"Aortic stenosis in the bloodhound dog breed

"Aortic stenosis in the bloodhound dog breed

Health & Safety

The bloodhound is a dog breed that is not very commonly seen in the UK these days, but that used to be much more common when the breed was widely used for working roles, thanks to their superior scenting abilities.

Despite the fact that bloodhounds are something of an unusual sight today, most dog lovers would probably recognise a dog of the breed if they saw one, as these are very distinctive-looking dogs with heavy jowls and long drooping ears, as well as large and soulful eyes.

When it comes to the bloodhound temperament, dogs of the breed tend to be gentle, affectionate and sensitive, as well as being a little shy around strangers until they get to know them. They also tend to be quite slobbery, prone to snoring and somewhat stubborn when trailing a scent, giving them a unique personality and temperament that many people have a real soft spot for.

Bloodhounds need quite a lot of exercise and attention, and they don’t thrive within a sedentary lifestyle or if left alone for long periods of time. This is something to bear in mind if you are considering buying a dog of the breed, and it is important to do plenty of research to ensure that a bloodhound would be the right match for you.

It is also important to look into the general health and longevity of the breed as well, and bloodhounds have a fairly short lifespan as a whole, averaging around 7-8 years. There are a number of hereditary health problems that can be found within bloodhound breed populations that help to contribute to the shorter than average lifespan of the breed across the board, and one of these is called aortic stenosis, which is a congenital heart condition.

In this article we will look at aortic stenosis in the bloodhound dog breed in more detail, covering its symptoms, causes and treatment options. Read on to learn more about aortic stenosis in the bloodhound.

What is aortic stenosis?

Aortic stenosis is a congenital heart condition that is the second most prevalent hereditary heart problem that can be found in dogs as a whole, and which is particularly common in dogs of the bloodhound breed.

Aortic stenosis affects the heart’s aortic valve, which is the valve that is responsible for controlling blood flow through the heart from the left ventricle to the outflow tract of the aorta. Aortic stenosis occurs when the aortic valve is narrower than it should be, which places the heart under additional pressure when pumping blood. This in turn leads to the cells of the heart itself becoming larger in order to keep the blood flowing, and over time, this causes a thickening of the wall of the heart itself.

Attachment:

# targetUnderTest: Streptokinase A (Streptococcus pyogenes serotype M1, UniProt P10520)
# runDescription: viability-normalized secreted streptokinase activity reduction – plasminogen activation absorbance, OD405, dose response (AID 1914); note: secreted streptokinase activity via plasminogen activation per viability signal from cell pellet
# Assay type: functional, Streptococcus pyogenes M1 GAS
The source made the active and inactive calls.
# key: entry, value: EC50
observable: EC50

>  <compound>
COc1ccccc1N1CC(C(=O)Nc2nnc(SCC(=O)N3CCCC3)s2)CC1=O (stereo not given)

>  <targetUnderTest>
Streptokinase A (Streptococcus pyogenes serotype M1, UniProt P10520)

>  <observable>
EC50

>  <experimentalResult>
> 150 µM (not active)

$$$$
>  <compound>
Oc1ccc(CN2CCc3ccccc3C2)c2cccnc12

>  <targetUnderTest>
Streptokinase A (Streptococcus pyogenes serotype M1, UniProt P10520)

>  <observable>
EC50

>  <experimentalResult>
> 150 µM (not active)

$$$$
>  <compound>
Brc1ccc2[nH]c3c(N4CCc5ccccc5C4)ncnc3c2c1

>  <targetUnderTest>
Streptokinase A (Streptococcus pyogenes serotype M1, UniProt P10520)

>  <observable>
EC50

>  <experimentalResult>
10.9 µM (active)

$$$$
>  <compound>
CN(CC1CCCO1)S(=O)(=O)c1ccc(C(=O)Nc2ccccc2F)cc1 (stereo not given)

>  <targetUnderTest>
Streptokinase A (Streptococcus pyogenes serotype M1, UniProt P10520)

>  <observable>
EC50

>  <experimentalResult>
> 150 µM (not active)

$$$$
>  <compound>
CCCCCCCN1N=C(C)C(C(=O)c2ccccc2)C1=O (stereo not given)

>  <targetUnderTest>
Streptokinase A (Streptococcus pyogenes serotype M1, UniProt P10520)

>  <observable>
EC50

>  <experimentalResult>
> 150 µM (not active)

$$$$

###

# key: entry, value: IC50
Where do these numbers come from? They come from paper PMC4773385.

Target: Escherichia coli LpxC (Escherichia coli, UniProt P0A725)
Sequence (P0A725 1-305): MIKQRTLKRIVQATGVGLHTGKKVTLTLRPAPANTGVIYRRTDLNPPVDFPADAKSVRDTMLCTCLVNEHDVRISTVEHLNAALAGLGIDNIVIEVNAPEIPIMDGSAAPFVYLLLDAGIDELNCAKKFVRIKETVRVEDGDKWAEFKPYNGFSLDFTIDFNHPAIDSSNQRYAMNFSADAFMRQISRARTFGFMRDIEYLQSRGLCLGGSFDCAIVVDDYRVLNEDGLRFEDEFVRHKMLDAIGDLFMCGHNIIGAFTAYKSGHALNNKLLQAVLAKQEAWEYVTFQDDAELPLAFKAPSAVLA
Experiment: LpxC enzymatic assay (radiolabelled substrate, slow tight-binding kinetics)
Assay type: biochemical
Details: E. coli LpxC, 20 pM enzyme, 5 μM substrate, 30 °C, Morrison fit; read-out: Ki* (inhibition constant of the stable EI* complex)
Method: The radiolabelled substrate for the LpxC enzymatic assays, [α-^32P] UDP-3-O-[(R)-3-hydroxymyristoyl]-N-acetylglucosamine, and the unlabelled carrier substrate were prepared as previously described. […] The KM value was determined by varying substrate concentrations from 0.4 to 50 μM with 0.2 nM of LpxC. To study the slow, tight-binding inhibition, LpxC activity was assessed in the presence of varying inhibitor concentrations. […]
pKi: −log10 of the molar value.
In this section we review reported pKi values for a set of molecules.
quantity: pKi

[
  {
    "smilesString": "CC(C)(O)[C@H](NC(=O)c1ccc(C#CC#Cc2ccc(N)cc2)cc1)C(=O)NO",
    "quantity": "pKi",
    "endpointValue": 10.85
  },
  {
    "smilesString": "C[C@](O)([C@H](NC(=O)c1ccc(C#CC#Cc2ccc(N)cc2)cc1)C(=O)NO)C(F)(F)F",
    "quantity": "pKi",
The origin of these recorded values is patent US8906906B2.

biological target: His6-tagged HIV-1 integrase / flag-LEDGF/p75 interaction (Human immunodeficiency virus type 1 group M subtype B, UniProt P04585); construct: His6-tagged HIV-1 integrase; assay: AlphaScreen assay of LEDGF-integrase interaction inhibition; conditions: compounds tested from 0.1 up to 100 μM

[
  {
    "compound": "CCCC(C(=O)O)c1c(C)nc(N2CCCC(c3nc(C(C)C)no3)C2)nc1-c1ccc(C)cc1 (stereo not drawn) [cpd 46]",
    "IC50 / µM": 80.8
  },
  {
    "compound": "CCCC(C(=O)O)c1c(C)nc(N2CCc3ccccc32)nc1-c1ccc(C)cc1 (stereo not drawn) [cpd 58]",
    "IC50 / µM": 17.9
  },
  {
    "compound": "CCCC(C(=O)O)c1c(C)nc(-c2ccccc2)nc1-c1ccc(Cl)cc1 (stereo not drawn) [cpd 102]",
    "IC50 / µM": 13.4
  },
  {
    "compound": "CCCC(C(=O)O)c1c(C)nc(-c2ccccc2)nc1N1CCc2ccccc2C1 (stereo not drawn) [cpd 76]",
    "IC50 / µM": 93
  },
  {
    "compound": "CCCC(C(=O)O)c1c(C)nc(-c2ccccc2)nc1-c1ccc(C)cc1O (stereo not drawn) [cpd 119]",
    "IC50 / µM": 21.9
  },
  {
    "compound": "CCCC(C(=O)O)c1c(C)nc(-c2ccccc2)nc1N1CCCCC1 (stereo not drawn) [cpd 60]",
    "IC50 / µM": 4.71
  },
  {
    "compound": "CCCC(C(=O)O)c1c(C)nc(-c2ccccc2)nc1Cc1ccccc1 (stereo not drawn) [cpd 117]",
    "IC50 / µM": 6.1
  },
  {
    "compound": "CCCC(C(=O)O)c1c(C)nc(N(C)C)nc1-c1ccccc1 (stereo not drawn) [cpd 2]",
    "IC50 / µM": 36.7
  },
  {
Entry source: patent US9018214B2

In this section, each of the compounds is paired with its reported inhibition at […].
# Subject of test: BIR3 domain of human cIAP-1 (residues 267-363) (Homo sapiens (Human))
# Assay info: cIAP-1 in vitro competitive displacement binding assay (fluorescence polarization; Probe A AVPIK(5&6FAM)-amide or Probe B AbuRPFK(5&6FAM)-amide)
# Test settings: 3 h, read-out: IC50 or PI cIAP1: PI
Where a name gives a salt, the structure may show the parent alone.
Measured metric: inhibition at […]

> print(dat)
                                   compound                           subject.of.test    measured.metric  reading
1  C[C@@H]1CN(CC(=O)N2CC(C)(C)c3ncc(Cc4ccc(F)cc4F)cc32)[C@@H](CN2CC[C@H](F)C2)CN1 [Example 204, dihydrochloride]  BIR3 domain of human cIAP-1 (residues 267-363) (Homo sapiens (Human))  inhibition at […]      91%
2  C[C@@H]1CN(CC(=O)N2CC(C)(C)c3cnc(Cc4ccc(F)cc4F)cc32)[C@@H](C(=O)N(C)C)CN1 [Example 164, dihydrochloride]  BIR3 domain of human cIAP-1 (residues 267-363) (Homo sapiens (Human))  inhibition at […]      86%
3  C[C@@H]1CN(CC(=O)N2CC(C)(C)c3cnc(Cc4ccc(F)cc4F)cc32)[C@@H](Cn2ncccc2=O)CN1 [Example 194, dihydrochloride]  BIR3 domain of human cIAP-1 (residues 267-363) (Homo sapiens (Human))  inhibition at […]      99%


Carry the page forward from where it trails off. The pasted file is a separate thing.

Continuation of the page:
What causes aortic stenosis in bloodhounds?

Aortic stenosis comes in three forms, being valvular, sub-valvular and supra-valvular respectively. We don’t know exactly why the bloodhound breed first began to develop more than its fair share of presentations of the condition, but it is a hereditary heart defect that is present from birth, and so, is inherited from the parent dogs and passed onto their own young.

What are the symptoms of aortic stenosis?

Because aortic stenosis is a hereditary disorder, it is present from birth and usually becomes apparent in affected dogs during their first few weeks or months of life. However, it may not present with symptoms for the first time until the dog is older, depending on how serious the narrowing of the aorta is.

The symptoms of aortic stenosis in the bloodhound can be varied in terms of their presentation and severity, but all are serious and warrant an immediate trip to the vet.

Some of the most common symptoms of aortic stenosis in the bloodhound include:

  • Breathing difficulties or laboured breathing.
  • Faster than normal breathing even when at rest.
  • Fainting or bouts of losing consciousness.
  • Unusual lung and heart sounds.
  • Congestive heart failure may occur in acute cases too.

Can bloodhound aortic stenosis be treated or cured?

Aortic stenosis is a complex disorder to treat, and whilst surgical options are available and your vet may consider referring your dog to a specialist who can carry out a corrective surgery to repair the valve, the success rate of this surgery can be very variable and it is rarely the most appropriate option as the mortality rate after surgery is high.

Other options include catheterising to widen the heart’s narrowed valve, although this is usually only performed on dogs with a mild form of the condition as it tends to be ineffective in more acute presentations.

Often, supportive therapies and treatments are the best approach for affected dogs, such as antibiotic therapy as aortic stenosis increases the chances of the dog developing a bacterial infection of the heart.

At home, you may need to change the ways in which you care for and manage your dog, keeping exercise low-impact and low stress, and feeding a low-sodium diet that your vet will recommend to avoid further thickening and damage to the heart.

Because aortic stenosis in the bloodhound is hereditary, affected dogs should not be used for breeding.

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